In ‘Pillars,’ Rachel Pieh Jones inspires us with her story of ‘How Muslim Friends Led Me Closer to Jesus’

Clicking on this colorful banner will take you to Rachel Pieh Jones’ website, where you can learn about her many other resources, her newsletters—and you’ll find links to purchase the book as well.


Rachel Pieh Jones extends a ‘Holy Welcome’ to all of us

She offers a host of inspiring resources


Editor of ReadTheSpirit magazine

In four decades of covering religion in America, I cannot recall a book by a Christian author that so eloquently explains the Muslim faith’s close parallels to Christianity—until I discovered Rachel Pieh Jones’ new, Pillars: How Muslim Friends Led Me Closer to Jesus. 

Clicking on this cover will take you to the book’s Amazon page. The book also is available from Barnes & Noble and other online retailers.

Certainly there are many academic texts examining these connections by scholars such as Huston Smith, Hans Kung and Miroslav Volf. From the perspective of Muslim family life interacting with Christian families, there is Victor Begg’s Our Muslim Neighbors: Achieving the American Dream, An Immigrant’s Memoir. But there’s nothing else like this intimate memoir of daily life between Christian and Muslim neighbors—written by a Christian and, most importantly, by a Christian woman.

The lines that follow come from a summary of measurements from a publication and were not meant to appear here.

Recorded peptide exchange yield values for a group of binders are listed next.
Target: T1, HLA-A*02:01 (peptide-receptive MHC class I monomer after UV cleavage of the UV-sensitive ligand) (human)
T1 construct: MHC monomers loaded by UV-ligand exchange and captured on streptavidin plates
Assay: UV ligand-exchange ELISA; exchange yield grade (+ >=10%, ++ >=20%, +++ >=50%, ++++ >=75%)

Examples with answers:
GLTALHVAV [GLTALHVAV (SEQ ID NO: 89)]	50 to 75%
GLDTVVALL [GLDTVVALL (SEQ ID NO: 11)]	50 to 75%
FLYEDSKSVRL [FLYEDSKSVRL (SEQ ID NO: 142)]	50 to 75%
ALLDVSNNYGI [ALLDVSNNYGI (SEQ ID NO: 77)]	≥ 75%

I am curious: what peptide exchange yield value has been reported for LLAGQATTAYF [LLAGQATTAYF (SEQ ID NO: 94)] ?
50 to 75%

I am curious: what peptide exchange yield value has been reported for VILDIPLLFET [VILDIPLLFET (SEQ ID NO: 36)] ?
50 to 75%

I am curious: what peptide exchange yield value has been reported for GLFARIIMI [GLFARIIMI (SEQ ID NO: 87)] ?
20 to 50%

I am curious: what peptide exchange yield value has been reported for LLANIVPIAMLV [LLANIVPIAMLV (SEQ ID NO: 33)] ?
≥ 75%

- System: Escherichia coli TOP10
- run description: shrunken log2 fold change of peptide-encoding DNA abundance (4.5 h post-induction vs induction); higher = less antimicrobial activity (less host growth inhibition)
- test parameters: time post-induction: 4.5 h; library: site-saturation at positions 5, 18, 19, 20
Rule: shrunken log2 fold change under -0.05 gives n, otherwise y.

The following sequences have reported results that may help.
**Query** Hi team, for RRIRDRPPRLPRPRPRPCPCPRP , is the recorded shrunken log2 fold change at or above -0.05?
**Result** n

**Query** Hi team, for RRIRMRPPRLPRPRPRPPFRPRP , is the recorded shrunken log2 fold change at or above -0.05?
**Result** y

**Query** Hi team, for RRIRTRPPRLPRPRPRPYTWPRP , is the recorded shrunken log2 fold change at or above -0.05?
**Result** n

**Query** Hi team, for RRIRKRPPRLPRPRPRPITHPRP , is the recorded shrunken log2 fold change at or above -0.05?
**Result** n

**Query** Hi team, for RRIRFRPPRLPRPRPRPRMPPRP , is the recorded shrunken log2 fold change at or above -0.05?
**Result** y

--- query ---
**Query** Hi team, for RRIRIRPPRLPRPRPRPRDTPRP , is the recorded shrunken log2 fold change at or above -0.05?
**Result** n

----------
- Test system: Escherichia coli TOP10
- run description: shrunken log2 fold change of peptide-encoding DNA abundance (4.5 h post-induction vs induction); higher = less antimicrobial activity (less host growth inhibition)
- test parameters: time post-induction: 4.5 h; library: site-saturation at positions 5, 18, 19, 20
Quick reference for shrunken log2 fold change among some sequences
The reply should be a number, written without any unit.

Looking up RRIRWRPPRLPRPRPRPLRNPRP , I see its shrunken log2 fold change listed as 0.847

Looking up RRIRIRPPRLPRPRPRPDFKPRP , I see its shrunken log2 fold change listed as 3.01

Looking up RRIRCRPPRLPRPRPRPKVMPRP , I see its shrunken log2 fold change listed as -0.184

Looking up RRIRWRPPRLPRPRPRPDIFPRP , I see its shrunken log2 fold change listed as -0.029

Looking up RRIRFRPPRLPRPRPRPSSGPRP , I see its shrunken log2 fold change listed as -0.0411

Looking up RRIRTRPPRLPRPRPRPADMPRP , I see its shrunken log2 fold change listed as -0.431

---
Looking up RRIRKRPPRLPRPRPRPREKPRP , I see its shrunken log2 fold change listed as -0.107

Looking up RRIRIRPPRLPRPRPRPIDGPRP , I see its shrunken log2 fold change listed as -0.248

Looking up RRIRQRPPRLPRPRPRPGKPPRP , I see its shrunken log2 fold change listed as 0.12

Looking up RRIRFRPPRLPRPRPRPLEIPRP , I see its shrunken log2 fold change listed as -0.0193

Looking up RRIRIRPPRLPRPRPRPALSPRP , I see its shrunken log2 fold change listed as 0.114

What’s even more startling about Pillars is that it’s a real “page turner,” based on Rachel’s adventures during two decades of living in the Horn of Africa with her husband Tom, an educator, and their three children. In these pages, you’ll find stories about schools, markets, foods, athletic challenges, women’s health, raising children, headline news and even terrorism.

“I knew as I began writing this new book that some American Christians may be uncomfortable with how much I have opened myself to the wisdom and experiences of my Muslim neighbors,” Rachel said this week as we Zoomed an interview from her home in Djibouti. “But I want to emphasize: This book is not about coercion or conversion from one faith to the other. I like to describe this book as an invitation to ‘holy welcomes,’ because that’s the kind of hospitality I’ve experienced among the Somalis with whom we’re living.” (Djibouti is a small country north of Somalia and Somali people live across the entire region. Currently, Tom and Rachel run the International School of Djibouti.)

“This book is my invitation to readers to experience my own sacred story—it’s my holy welcome,” Rachel said. “I want readers to honestly understand the kinds of experiences I have had over the years as I have lived with and learned from Muslims. I’m saying: Come into our sacred space and experience what these five pillars are like for Muslims and for Christians. You don’t have to pray like us, but I think we all can learn from each other.”

The Five Pillars of Islam

The Pillars of Islam form the five major sections of Rachel’s memoir, sub-titled this way in her book:

  1. Shahada—There is no god but God
  2. Salat—Prayer
  3. Zakat—Almsgiving
  4. Ramadan—Fasting
  5. Hajj—Pilgrimage